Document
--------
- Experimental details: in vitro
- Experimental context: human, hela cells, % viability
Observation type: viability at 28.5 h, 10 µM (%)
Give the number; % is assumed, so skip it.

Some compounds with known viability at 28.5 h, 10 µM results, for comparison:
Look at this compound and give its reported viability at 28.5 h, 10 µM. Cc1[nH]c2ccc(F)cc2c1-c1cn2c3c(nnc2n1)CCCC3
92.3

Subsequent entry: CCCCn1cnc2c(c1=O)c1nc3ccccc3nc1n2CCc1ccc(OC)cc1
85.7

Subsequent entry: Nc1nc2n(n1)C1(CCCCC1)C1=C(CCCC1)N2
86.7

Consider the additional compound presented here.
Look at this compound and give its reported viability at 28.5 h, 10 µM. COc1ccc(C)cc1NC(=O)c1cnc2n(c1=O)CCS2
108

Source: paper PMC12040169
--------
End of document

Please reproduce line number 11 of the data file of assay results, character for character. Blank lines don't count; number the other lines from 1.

86.7